2) Identify the genre that your books fall into, and identify some of the other books/authors that will you be talking about in your presentation (aside from your own). Some schools are leery of bringing in authors who view school visits simply as a means to sell books. Your visit should go beyond this goal and include an obvious agenda of wanting to inspire young readers and writers as a whole, coupled with the realization that not every student will be a fan of your genre and writing style (and that's okay).

3) Identify the core curriculum that your presentation supports. For example, my book, Little Red Riding Hood, Into the Forest Again (which is a fractured fairy/folktale) fits in with the 3rd grade language arts program that strives to cover fables, folktales, and story structure. Therefore, part of my presentation includes having the students identify the elements that make my book a fractured folktale. A Google search of Core Curriculum for your state will bring you to web sites where this information is available. An example is shown here (Scroll down to page 11 in the pdf to see where the curriculum gets into specifics).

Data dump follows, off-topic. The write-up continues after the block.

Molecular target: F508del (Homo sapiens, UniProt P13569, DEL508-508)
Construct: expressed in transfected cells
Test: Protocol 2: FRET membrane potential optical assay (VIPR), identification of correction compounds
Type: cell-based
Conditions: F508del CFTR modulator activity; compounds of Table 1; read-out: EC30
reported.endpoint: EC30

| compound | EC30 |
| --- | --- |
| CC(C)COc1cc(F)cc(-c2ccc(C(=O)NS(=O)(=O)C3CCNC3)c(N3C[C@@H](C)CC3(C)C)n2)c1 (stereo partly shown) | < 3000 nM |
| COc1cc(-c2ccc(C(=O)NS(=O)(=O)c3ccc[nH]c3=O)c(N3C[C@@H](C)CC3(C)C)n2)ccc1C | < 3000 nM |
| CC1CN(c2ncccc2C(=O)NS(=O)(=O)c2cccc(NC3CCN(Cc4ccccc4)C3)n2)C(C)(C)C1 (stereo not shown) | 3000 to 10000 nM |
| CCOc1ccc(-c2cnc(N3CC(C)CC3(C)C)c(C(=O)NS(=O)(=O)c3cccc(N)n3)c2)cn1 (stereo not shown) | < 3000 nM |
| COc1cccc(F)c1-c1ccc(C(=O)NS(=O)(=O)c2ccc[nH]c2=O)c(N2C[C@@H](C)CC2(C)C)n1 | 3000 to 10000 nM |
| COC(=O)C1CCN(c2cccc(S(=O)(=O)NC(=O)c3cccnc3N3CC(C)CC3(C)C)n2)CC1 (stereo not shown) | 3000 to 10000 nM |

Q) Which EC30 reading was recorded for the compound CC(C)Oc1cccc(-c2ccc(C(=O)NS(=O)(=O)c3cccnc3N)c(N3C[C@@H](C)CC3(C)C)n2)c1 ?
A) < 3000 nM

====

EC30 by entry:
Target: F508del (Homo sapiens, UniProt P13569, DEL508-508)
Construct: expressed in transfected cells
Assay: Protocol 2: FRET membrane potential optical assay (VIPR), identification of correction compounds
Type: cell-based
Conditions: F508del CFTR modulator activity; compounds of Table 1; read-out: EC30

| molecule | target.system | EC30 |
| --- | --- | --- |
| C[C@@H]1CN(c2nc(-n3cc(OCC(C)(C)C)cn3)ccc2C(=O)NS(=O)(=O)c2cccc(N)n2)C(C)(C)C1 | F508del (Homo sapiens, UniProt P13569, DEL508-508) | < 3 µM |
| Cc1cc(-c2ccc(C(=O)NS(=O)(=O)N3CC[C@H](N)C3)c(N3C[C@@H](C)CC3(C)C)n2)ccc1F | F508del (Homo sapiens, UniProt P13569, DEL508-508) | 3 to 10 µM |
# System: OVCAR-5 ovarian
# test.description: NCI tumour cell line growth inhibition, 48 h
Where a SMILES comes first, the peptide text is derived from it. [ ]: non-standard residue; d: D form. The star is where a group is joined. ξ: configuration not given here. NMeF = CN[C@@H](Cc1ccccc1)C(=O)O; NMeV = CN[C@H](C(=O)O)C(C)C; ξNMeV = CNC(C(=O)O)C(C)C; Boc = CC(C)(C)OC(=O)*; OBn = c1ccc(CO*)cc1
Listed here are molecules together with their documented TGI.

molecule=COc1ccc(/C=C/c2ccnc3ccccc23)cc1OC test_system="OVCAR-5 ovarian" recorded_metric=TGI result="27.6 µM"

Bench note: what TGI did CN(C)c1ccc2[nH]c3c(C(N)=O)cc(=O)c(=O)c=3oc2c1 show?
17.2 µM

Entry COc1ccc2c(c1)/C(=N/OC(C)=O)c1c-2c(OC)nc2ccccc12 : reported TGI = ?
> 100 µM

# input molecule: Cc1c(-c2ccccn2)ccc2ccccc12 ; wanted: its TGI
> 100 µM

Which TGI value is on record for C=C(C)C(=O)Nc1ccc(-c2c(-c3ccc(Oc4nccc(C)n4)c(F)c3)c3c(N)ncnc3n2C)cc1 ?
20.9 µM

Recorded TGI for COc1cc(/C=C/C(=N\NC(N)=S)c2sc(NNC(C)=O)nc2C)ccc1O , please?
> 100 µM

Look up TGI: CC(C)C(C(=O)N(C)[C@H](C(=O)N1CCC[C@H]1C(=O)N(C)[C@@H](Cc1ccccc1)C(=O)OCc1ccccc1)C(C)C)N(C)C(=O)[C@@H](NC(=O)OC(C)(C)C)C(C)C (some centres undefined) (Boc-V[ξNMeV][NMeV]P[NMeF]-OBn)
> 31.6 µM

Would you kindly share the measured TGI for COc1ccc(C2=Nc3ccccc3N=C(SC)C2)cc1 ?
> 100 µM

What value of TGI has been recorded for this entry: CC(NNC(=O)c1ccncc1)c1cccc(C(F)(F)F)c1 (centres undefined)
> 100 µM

4) Provide a suggested schedule that is streamlined, specific, and succinct. For example, if the heart of your presentation is 20 minutes, follow it with 10 minutes allotted for questions and/or a writing exercise.

5) Keep the duration of your program age-appropriate. For example, it's difficult for some kindergartners to keep their attention glued to the reading of even one story; so these types of visits will be shorter and more engaged. Actually, engagement for any age-group is a must, but for kindergartners, allow no more than 5 minutes to read your story, followed by 3 minutes for questions, and then 10 minutes, if class time allows for coloring a related picture or putting together a story puzzle. Judy Torres, author of Duck, Duck, Moose, follows the reading of her story with a sing-along, where she teaches the students a simple repeating song that centers on her book and its characters.